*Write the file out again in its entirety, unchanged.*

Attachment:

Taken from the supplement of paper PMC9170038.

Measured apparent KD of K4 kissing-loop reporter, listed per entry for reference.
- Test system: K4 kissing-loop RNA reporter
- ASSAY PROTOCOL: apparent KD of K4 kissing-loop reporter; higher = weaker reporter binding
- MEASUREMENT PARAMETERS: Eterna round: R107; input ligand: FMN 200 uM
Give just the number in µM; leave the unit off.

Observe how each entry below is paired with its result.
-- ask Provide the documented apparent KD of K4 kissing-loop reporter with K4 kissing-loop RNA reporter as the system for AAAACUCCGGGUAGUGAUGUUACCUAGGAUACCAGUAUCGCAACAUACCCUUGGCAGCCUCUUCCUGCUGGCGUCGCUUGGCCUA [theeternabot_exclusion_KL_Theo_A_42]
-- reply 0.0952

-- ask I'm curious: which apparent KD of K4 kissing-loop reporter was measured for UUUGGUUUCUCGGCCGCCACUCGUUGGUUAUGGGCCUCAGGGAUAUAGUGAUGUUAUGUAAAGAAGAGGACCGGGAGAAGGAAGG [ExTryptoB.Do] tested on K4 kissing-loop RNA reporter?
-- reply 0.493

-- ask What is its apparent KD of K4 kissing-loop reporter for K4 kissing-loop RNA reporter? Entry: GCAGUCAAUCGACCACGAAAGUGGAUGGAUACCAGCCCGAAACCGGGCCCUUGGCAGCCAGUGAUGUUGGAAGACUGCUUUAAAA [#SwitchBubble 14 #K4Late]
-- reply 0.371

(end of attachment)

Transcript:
Taken from the supplement of paper PMC9170038.

Measured apparent KD of K4 kissing-loop reporter, listed per entry for reference.
- Test system: K4 kissing-loop RNA reporter
- ASSAY PROTOCOL: apparent KD of K4 kissing-loop reporter; higher = weaker reporter binding
- MEASUREMENT PARAMETERS: Eterna round: R107; input ligand: FMN 200 uM
Give just the number in µM; leave the unit off.

Observe how each entry below is paired with its result.
-- ask Provide the documented apparent KD of K4 kissing-loop reporter with K4 kissing-loop RNA reporter as the system for AAAACUCCGGGUAGUGAUGUUACCUAGGAUACCAGUAUCGCAACAUACCCUUGGCAGCCUCUUCCUGCUGGCGUCGCUUGGCCUA [theeternabot_exclusion_KL_Theo_A_42]
-- reply 0.0952

-- ask I'm curious: which apparent KD of K4 kissing-loop reporter was measured for UUUGGUUUCUCGGCCGCCACUCGUUGGUUAUGGGCCUCAGGGAUAUAGUGAUGUUAUGUAAAGAAGAGGACCGGGAGAAGGAAGG [ExTryptoB.Do] tested on K4 kissing-loop RNA reporter?
-- reply 0.493

-- ask What is its apparent KD of K4 kissing-loop reporter for K4 kissing-loop RNA reporter? Entry: GCAGUCAAUCGACCACGAAAGUGGAUGGAUACCAGCCCGAAACCGGGCCCUUGGCAGCCAGUGAUGUUGGAAGACUGCUUUAAAA [#SwitchBubble 14 #K4Late]
-- reply 0.371